The defendant contends that the evidence at trial was insufficient as a matter of law to sustain his convictions for vehicular assault and vehicular homicide. Where the sufficiency of the evidence to support a guilty verdict is challenged, the testimony must be viewed in the light most favorable to the prosecution. If there is sufficient competent evidence establishing each of the essential elements of the crime charged, we may not overturn the jury's guilty verdict despite conflicts in the evidence. People v. Duemig, Colo., 620 P.2d 240 (1980).

Vehicular homicide occurs when a person drives a motor vehicle while under the influence of an intoxicant, and such conduct is the proximate cause of the death of another. Section 18-3-106(1)(b), C.R.S.1973 (1978 Repl.Vol. 8). Vehicular assault occurs when a person drives a motor vehicle under the influence of an intoxicant, and this conduct is the proximate cause of a serious bodily injury to another. Section 18-3-205(1)(b), C.R.S.1973 (1978 Repl.Vol. 8).

Here, the death certificate of passenger Ernest Archuleta was admitted into evidence without objection, and a doctor testified concerning the serious and permanent injuries of Joe Tree. It is uncontroverted that the accident was the proximate cause of the death of Archuleta and the injury to Tree. No evidence was introduced to contradict the results of the blood sample, which indicated that Rodriquez's blood alcohol level was .312. This blood alcohol level triggered the operation of the conclusive statutory presumption that Rodriquez was under the influence of alcohol. Section 18-3-106(2)(c), C.R.S.1973 (1978 Repl.Vol. 8).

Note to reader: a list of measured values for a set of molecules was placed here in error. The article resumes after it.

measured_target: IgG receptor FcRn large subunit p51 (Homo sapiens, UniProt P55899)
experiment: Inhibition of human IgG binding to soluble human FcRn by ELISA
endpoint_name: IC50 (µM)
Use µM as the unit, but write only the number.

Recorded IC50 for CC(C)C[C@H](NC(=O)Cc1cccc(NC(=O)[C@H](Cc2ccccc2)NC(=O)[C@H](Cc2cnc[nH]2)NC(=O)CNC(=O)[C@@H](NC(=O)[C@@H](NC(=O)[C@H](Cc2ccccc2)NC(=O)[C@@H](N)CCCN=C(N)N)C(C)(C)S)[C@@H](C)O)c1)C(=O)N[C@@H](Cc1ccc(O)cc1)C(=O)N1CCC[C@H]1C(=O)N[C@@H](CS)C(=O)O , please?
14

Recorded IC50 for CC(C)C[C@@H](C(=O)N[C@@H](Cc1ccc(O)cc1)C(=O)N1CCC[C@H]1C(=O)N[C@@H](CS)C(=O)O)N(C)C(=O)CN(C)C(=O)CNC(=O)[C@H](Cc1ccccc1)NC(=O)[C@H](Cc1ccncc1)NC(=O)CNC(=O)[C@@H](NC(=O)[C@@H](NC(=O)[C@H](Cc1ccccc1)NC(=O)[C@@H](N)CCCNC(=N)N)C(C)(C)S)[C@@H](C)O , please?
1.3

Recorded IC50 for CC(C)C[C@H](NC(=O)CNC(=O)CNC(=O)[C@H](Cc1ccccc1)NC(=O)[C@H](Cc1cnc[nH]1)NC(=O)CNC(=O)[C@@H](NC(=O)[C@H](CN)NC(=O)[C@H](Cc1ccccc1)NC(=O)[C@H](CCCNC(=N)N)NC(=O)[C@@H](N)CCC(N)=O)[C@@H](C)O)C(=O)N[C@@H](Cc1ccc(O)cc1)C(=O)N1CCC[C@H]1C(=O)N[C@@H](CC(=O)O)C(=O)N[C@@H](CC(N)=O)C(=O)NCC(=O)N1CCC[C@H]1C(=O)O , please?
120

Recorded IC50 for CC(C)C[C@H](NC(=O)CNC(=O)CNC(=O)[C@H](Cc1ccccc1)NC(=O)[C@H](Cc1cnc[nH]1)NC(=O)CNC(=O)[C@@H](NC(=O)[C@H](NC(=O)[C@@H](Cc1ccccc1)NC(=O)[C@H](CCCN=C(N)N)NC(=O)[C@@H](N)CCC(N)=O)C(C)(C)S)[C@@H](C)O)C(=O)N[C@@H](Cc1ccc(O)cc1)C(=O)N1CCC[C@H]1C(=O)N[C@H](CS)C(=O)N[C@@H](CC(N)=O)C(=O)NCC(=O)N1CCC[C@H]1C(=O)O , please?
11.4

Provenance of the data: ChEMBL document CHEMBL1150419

On the contested issue whether Rodriquez was the driver of the car, the prosecution introduced testimony of a witness who saw Rodriquez enter the driver's seat when the men left the Arboles bar, and testimony of witnesses at the crash scene. Two accident reconstruction experts testified that, in their opinion, Rodriquez was the driver. Tree testified that Rodriquez was driving, and the jury heard Rodriquez's tape-recorded statement that he believed he was the driver and that he had leased the car for business purposes.